Minister of Finance Sosten Gwengwe has disclosed that discussions with the International Monetary Fund (IMF) on the new Extended Credit Facility (ECF) are ongoing and what has been put on hold is an IMF Mission which was supposed to start its work on Monday.
The Minister disclosed this yesterday in Lilongwe at a press briefing.
Gwengwe said the mission has not started and will not happen this week because there are some outstanding issue which need to be sorted.
According to Gwengwe most of the program structure and components have been agreed by the two parties but Malawi is yet to resolve the debt sustainability issue, which is a key requirements within the IMF program framework.
“The negotiations with IMF are still going on, what has been pushed forward is the mission that was meant to have started yesterday,
“The mission has not started because we have one outstanding issue which even if we did the mission, the mission would have been pointless because we would not have been able to go to the much required staff agreement. This is because within the fund they need to get approvals for the Mission Chief to come and sign that staff level agreement, that approval she has not gotten it yet and they are still pushing within the fund to make sure that we cross the line.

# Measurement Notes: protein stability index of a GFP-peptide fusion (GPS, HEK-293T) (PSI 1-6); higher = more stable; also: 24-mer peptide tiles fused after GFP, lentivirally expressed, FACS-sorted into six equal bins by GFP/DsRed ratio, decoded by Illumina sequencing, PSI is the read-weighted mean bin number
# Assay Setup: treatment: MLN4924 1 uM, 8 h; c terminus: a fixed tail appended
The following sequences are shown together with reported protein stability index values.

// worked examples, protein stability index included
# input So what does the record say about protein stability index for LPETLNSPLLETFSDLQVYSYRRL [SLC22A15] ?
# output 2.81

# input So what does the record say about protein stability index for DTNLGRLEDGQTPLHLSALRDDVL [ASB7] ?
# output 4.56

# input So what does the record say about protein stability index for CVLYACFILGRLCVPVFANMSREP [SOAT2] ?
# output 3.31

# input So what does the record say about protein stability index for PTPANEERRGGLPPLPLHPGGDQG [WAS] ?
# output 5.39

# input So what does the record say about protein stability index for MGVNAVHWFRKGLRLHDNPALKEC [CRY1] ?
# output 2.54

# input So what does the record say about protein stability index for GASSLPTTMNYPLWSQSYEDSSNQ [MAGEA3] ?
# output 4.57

“The sticky issue is on the serviceability of our huge debts because IMF does not lend into a country with unsustainable debts and we need to be able to have that strategy plan on making sure that our debts are sustainable as it is,” said Gwengwe.
Gwengwe then assured Malawians that the negotiations with IMF are ongoing and that the ministry is expecting a conference call with the mission to update the ministry on the progress made within the fund.
“Both the IMF and us we working very hard to look at best ways on how to address this aspect and don’t be under impression that the IMF has left Malawi to find solution on their own, no that’s not true,” said Gwengwe.
Malawi is banking on IMF support as the country is facing a shortage of forex and fuel as well as a rise in prices of goods worsened by the recent devaluation of the Kwacha.
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